Sitting on a folding table between two of the bookshelves are bumper stickers and a bookmark. The bookmark shows a picture of a silvery object against a cloudy background. It is a picture O’Connor captured with one of his skyward cameras on Nov. 4, 2015. He installed cameras on the southeast corner of his home and posted the longitude and latitude of the cameras online along with an invitation to the beings behind the UFOs to reach out. He believed, at first, that the picture showed that he had caught a UFO. Though now he says it was a water droplet.
“You know how I know?” he asks, “Because I went up on the roof with a turkey baster and sprayed water to see what it would look like.”
The bumper stickers next to the bookmarks speak to another mission he has: speaking out against nuclear weapons, which he believes are part of the reason for the UFO sightings. Earlier, O’Connor had pointed out a photo in a book of crop circles with a message in binary that he decoded. One of the phrases was, “Much pain but still time.”
“What does that mean?” he asks. “I think for myself that it means it has to do with nuclear weapons...there is just no question that nuclear weapons and nuclear energy are a big attractant to these beings.”
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According to a 2019 article published by internet provider SatelliteInternet, which culled data from the National UFO Reporting Center and the U.S. Census, Montana has the second-highest rate of UFO sightings in the nation, just behind nearby Washington state.
O’Connor says he believes that to be true and that over the years many people have come to him with stories, some willing to be recorded for his YouTube channel, and others less interested in being public about their experiences.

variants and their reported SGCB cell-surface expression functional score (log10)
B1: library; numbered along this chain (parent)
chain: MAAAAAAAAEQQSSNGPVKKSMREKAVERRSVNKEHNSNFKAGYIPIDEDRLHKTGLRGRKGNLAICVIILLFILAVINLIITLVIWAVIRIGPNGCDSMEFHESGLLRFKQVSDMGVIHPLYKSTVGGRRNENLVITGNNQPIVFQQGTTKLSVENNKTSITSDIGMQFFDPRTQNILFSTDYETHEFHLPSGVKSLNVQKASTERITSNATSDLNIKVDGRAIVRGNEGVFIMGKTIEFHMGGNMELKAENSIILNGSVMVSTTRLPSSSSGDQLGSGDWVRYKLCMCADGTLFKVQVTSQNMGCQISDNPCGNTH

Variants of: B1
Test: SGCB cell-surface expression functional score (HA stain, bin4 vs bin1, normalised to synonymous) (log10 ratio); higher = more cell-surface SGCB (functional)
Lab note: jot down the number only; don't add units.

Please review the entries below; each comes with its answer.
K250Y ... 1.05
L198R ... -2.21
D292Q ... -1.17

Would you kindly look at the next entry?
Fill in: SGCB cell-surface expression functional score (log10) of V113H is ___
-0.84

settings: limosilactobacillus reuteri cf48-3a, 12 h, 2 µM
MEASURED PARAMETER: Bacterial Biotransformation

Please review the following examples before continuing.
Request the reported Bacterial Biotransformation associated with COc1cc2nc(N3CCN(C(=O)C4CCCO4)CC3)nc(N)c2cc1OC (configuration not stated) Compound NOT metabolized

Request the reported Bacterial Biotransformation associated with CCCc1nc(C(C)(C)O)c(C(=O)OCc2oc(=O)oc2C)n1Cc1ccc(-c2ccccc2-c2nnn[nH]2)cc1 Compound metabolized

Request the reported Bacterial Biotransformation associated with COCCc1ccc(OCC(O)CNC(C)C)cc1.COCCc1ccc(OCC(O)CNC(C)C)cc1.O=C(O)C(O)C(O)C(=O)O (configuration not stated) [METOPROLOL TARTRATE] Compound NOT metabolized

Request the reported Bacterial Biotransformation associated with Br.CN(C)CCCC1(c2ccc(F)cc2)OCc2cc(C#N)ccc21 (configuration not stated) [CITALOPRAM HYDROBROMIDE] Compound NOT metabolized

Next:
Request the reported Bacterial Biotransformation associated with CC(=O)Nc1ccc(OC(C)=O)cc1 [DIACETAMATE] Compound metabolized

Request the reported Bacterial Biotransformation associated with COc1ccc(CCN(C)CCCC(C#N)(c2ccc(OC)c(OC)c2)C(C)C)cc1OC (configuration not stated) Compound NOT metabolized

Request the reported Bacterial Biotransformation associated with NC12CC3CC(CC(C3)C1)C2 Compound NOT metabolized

O’Connor pointed to a metal disk hanging from the ceiling, by the front door of the library. “This thing right here? A guy came into one of our meetings and said he used to live in Whitefish and was a member of some club, like the Lions Club or the Rotary Club, and he was standing with three guys outside after their meeting. It was a beautiful clear day and they watched a UFO come over the mountain and descend over Whitefish lake. They watched it for a few minutes and then they watched it turn at an angle and disappear like a bullet.
“He said, he was a religious guy, he went to Pacific Steel and got two drum cymbals and made this so years after he would remember what happened. He didn’t want to, years after, think it was a dream or a hallucination.” After sitting in a garage for twenty years the man gave it to O’Connor who then hung it in the library; to him it represents all the people having experiences who never had a place to go and talk about it and feel safe from ridicule.
“That’s why this place exists: To give people a safe place to discuss this in a rational manner without judgment or getting made fun of,” O’Connor said.
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O’Connor says things are looking up for those who take UFO seriously. “After the 2017 [New York Times] article came out and others subsequent to that, it became a lot easier to talk about in public. Before that, it was pretty uncomfortable to stand up in front of a group of people and say ‘hey, you should really be paying attention to UFOs.’” In 2019, O’Connor began teaching a course at Helena College called “Are UFOs A Threat To National Security?” alongside Dr. Joan Bird, a conservation biologist and author of “Montana UFOs and Extraterrestrials: Extraordinary Stories of Documented Sightings and Encounters. “His book, “UFOs, Nuclear Weapons, and a New Age of Reason” is set to come out this summer.
O’Connor now hopes to reopen JAML in July, after the release of the federal report to the public and the publication of his book. Public meetings, he said, probably will still be on Tuesdays at 7 p.m. — but he may dial back the frequency to monthly from weekly. (Those interested can email email@example.com for updates.)
“We’re hearing a lot about this possibly being a threat, so people are getting an opportunity to think about that and hopefully even look back and see that there is a long history of this UFO phenomenon that our military and citizens have been interfacing with for decades,” he said.
O’Connor believes there may be a more positive side to these sightings. “They are reaching out to us gently and we need to be willing to exchange information. Whatever we can do to coexist and to make it where it becomes a beneficial endeavor for both parties. And I’m pretty sure that is their goal.”